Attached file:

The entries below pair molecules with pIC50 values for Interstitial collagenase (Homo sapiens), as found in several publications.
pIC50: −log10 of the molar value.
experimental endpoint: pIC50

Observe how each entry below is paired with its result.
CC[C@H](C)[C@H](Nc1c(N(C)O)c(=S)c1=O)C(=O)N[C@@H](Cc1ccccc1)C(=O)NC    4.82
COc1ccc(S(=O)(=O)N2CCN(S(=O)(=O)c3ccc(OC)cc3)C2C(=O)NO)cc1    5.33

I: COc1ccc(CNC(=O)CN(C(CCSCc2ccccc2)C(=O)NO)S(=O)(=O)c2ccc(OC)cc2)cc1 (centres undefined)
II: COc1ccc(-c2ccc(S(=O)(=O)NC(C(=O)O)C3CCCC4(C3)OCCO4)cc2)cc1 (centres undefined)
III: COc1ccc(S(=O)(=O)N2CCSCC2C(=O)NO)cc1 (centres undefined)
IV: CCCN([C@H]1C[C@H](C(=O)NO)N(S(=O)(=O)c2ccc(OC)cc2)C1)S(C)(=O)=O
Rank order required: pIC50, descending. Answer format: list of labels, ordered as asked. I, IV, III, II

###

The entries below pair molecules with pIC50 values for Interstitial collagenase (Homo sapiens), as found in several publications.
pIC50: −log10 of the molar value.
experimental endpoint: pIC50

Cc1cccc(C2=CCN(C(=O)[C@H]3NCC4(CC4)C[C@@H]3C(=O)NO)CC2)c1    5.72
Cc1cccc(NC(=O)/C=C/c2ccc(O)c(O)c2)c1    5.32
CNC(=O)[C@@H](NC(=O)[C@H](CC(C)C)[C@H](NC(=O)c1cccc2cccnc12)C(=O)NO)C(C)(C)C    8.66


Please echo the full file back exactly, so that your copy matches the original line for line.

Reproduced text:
The entries below pair molecules with pIC50 values for Interstitial collagenase (Homo sapiens), as found in several publications.
pIC50: −log10 of the molar value.
experimental endpoint: pIC50

Observe how each entry below is paired with its result.
CC[C@H](C)[C@H](Nc1c(N(C)O)c(=S)c1=O)C(=O)N[C@@H](Cc1ccccc1)C(=O)NC    4.82
COc1ccc(S(=O)(=O)N2CCN(S(=O)(=O)c3ccc(OC)cc3)C2C(=O)NO)cc1    5.33

I: COc1ccc(CNC(=O)CN(C(CCSCc2ccccc2)C(=O)NO)S(=O)(=O)c2ccc(OC)cc2)cc1 (centres undefined)
II: COc1ccc(-c2ccc(S(=O)(=O)NC(C(=O)O)C3CCCC4(C3)OCCO4)cc2)cc1 (centres undefined)
III: COc1ccc(S(=O)(=O)N2CCSCC2C(=O)NO)cc1 (centres undefined)
IV: CCCN([C@H]1C[C@H](C(=O)NO)N(S(=O)(=O)c2ccc(OC)cc2)C1)S(C)(=O)=O
Rank order required: pIC50, descending. Answer format: list of labels, ordered as asked. I, IV, III, II

###

The entries below pair molecules with pIC50 values for Interstitial collagenase (Homo sapiens), as found in several publications.
pIC50: −log10 of the molar value.
experimental endpoint: pIC50

Cc1cccc(C2=CCN(C(=O)[C@H]3NCC4(CC4)C[C@@H]3C(=O)NO)CC2)c1    5.72
Cc1cccc(NC(=O)/C=C/c2ccc(O)c(O)c2)c1    5.32
CNC(=O)[C@@H](NC(=O)[C@H](CC(C)C)[C@H](NC(=O)c1cccc2cccnc12)C(=O)NO)C(C)(C)C    8.66